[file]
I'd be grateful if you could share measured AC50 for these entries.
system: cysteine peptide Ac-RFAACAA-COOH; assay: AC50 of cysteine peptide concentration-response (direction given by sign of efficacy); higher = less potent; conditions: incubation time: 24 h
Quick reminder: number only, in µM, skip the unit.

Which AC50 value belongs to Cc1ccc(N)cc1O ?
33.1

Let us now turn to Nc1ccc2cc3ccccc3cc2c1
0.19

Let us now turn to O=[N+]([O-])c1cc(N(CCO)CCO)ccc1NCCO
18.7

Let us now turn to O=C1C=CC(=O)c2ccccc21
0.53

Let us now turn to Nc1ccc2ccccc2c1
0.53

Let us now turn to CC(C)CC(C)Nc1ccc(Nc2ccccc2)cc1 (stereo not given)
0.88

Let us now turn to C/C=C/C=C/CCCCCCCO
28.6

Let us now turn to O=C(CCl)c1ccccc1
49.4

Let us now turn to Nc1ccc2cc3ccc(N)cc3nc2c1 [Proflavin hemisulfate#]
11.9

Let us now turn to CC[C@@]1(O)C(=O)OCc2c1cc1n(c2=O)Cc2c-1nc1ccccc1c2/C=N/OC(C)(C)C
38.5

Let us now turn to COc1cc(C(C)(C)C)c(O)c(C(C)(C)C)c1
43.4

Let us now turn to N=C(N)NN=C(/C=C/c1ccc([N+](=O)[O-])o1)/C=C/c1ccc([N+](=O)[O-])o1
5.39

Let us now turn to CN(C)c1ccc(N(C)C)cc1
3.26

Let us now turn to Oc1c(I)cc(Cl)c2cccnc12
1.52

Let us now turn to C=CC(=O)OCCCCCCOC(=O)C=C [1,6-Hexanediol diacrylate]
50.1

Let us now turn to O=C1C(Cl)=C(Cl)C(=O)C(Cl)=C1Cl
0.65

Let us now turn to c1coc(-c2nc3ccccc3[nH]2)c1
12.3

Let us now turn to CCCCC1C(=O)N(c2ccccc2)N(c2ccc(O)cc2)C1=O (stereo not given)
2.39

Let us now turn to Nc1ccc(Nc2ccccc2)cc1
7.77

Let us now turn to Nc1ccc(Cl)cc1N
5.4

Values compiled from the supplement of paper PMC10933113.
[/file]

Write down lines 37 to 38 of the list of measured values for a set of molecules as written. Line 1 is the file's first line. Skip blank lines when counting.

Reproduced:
12.3

Let us now turn to CCCCC1C(=O)N(c2ccccc2)N(c2ccc(O)cc2)C1=O (stereo not given)